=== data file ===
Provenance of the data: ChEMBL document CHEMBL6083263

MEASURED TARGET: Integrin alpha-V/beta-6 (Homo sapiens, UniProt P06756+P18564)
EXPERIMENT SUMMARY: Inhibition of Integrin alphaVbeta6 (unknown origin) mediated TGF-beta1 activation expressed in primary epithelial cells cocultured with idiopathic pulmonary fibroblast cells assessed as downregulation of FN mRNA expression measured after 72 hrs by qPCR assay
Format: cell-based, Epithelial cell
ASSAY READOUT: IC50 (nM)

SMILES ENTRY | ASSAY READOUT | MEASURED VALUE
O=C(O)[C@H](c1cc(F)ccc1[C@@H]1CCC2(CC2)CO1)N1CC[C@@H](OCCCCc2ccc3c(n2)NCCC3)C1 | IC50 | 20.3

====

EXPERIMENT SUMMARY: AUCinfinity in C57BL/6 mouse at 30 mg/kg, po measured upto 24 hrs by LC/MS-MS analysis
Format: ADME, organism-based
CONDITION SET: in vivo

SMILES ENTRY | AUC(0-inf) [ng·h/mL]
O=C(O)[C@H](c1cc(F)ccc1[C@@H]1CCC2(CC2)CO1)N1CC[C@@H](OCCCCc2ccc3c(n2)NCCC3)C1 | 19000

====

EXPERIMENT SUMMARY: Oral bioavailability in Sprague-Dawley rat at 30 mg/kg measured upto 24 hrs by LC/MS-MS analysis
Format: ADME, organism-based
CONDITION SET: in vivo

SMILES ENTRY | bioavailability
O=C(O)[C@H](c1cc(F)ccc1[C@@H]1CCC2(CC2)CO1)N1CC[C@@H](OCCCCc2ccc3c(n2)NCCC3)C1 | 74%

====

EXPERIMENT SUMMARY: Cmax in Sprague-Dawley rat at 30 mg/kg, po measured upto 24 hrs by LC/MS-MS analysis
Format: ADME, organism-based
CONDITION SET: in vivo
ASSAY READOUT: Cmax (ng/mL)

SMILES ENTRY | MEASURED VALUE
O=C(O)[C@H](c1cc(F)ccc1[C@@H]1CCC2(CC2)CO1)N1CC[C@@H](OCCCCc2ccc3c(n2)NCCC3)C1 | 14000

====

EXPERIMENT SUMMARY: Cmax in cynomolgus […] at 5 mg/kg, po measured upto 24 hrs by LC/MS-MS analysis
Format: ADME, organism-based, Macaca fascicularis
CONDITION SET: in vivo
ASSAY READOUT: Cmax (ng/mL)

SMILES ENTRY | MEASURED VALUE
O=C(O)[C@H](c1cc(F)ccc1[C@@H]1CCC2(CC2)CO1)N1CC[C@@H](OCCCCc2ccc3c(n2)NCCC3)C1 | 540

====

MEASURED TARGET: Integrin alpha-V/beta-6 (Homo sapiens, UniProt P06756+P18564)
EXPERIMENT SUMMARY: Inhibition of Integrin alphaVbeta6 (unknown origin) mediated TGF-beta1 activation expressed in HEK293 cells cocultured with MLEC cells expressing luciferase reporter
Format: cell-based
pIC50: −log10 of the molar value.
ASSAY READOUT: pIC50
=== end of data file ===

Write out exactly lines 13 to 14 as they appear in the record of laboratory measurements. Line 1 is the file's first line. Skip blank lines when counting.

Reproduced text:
O=C(O)[C@H](c1cc(F)ccc1[C@@H]1CCC2(CC2)CO1)N1CC[C@@H](OCCCCc2ccc3c(n2)NCCC3)C1 | 19000

====